Before commenting on these messages, I must mention that this ruling was issued less than a week after Minister of Interior Mohammed Fahmi stated that 95% of judges are corrupt and, more importantly, the company charged with conducting a forensic audit of accounts in Lebanon’s central bank withdrew because of obstruction by banking secrecy, which the MPs refused to enable the judiciary to lift on the pretext that they distrust it. Hence, the ruling came at a time when the political authority was increasingly hostile toward the judiciary, in parallel with its relentless work to eliminate any chance of accountability.


The significance of these messages becomes more obvious upon examination of the excerpts that the judge included from the pleadings by the lawyers in the case (most of whom are members of the Lawyers’ Committee for the Defense of Protesters). She quoted Cherif Sleiman’s request for not only the protesters to be acquitted but also for a ruling that shields people against the corrupt system governing the country. She quoted Mazen Hoteit’s statement that the revolution’s top priority is to demand judicial independence in order to provide public freedoms. And she quoted Ghida Frangieh’s request that the ruling send a message to combat arbitrary arrests. Thus, the ruling’s content was in tune with these expectations.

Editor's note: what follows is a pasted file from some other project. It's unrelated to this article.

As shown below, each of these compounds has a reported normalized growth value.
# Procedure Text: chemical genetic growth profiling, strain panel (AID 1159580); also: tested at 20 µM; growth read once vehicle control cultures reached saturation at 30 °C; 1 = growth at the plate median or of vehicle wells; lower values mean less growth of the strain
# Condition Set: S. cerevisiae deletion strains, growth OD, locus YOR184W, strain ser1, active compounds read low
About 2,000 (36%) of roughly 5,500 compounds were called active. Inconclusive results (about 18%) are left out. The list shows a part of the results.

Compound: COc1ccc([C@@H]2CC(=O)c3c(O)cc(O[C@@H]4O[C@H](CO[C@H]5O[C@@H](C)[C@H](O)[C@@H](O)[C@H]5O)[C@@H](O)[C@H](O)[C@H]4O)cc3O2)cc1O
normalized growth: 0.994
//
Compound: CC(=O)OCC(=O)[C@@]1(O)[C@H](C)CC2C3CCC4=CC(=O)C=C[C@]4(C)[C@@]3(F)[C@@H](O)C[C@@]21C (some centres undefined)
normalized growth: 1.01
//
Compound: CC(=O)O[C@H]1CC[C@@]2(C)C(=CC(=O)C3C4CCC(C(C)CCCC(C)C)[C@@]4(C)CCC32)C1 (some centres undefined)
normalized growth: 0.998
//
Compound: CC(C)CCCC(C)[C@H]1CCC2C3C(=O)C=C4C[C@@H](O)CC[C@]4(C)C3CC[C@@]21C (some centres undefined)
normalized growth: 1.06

The Duty of the “Good Judge”


One of the ruling’s most important messages was, as previously explained, the judge’s declaration of her conception of the judicial function. This message seemed to be directed primarily at judges, calling upon them to think about this conception and be guided by it in their work. In unusual language, the judge tore down two stereotypes.